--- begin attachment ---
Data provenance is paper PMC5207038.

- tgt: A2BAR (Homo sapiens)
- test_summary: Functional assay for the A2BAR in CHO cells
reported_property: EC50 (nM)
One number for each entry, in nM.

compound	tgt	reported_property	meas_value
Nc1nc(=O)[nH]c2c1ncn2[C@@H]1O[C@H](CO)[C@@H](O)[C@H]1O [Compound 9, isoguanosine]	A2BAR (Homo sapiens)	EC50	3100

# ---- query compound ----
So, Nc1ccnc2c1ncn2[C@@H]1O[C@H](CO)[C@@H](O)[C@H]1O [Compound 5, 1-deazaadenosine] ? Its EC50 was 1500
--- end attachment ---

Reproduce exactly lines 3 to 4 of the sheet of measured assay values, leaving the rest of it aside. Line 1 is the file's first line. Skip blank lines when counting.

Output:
- test_summary: Functional assay for the A2BAR in CHO cells
reported_property: EC50 (nM)